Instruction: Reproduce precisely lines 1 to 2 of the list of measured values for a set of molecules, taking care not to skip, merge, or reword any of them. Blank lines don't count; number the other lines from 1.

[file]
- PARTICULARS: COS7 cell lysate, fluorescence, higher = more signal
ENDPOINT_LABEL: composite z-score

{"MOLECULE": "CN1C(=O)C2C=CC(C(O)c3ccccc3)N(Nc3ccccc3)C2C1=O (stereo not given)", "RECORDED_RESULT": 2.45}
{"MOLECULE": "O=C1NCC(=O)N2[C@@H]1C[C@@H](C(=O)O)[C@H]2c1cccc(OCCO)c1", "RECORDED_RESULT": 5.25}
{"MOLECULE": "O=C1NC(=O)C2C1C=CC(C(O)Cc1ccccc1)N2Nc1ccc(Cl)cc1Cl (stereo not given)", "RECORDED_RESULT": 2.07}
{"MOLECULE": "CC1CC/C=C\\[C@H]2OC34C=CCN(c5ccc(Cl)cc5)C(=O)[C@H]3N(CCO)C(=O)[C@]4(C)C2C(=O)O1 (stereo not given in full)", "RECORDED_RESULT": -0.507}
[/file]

- PARTICULARS: COS7 cell lysate, fluorescence, higher = more signal
ENDPOINT_LABEL: composite z-score